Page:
The Sixth Committee (Legal) met today to begin its annual consideration of the work of the International Law Commission. Before the Committee was the report of the Commission (document A/66/10) on the proceedings of its sixty-third session ( Geneva, 26 April–3 June and 4 July—12 August).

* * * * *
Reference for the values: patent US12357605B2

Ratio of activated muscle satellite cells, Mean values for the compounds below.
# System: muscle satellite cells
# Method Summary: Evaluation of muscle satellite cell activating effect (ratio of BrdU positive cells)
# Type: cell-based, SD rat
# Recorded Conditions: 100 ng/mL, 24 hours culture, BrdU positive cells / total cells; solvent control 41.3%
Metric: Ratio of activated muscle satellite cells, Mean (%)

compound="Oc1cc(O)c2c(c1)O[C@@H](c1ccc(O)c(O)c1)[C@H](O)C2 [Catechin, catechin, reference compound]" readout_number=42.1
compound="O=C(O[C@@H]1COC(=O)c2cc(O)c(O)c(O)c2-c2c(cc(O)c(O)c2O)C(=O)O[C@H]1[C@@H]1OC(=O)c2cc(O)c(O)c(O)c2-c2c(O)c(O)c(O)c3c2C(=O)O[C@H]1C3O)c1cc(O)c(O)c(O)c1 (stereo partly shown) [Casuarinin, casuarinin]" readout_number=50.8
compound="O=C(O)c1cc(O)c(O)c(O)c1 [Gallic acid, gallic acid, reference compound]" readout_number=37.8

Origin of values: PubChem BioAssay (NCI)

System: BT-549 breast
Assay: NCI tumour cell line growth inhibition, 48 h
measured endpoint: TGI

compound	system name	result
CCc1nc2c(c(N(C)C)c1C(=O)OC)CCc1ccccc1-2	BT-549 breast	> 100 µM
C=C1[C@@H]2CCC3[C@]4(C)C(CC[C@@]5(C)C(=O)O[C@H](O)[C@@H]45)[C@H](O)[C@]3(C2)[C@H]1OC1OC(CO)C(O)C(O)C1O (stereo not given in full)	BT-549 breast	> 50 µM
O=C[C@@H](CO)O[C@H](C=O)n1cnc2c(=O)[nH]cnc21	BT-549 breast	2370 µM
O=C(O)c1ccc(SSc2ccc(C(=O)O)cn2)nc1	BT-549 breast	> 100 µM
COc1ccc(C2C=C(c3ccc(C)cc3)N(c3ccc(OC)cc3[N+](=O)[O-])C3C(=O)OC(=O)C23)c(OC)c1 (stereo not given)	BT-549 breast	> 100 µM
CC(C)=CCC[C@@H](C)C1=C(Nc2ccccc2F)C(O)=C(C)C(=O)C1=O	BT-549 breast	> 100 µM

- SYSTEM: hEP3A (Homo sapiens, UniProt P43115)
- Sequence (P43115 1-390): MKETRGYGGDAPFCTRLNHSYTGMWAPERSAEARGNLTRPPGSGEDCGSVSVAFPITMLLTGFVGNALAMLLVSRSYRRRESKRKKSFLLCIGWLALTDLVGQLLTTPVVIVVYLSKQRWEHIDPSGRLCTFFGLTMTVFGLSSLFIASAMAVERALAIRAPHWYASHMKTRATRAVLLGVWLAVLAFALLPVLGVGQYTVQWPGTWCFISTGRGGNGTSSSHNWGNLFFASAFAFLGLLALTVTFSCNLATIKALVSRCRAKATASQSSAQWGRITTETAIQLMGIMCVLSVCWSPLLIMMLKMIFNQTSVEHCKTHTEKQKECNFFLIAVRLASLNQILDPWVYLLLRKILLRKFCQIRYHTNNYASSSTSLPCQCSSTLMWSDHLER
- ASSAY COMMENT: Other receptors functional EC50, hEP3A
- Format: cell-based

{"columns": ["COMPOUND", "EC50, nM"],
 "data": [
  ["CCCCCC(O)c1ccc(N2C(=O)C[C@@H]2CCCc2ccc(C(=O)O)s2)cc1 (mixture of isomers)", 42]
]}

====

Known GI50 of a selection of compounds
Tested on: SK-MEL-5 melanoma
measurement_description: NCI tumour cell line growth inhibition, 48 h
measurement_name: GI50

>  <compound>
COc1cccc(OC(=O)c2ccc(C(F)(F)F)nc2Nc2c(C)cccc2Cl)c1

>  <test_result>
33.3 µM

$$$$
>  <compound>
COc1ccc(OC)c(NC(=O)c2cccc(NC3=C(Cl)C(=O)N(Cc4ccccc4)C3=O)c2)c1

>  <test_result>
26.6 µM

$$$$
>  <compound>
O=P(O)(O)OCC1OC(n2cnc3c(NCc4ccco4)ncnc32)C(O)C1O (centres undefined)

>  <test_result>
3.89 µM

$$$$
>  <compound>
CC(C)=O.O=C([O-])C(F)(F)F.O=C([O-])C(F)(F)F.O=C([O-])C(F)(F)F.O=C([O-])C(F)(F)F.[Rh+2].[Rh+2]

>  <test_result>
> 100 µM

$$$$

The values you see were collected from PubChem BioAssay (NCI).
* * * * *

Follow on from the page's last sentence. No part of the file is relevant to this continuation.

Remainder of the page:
The Committee was to deal with the subject in three stages. First, the Committee was to focus on the “First Cluster” of issues contained in the Commission’s report, including introductory chapters I-III, chapter IV on Reservations to treaties and chapter V on the Responsibility of international organizations. Next, it was to take up the “Second Cluster” of items, including chapter VI on Effects of armed conflicts on treaties, chapter VIII on Expulsion of aliens and chapter IX on the Protection of persons in the event of disasters. Finally, the Committee was to concentrate on the “Third Cluster” of issues in the report, including chapter VII on the Immunity of State officials from foreign criminal jurisdiction, chapter X on the Obligation to extradite or prosecute (aut dedere aut judicare), chapter XI on Treaties over time, chapter XII on the Most-favoured-nation clause and chapter XIII which covers other decisions and conclusions of the Commission during its sixty-third session.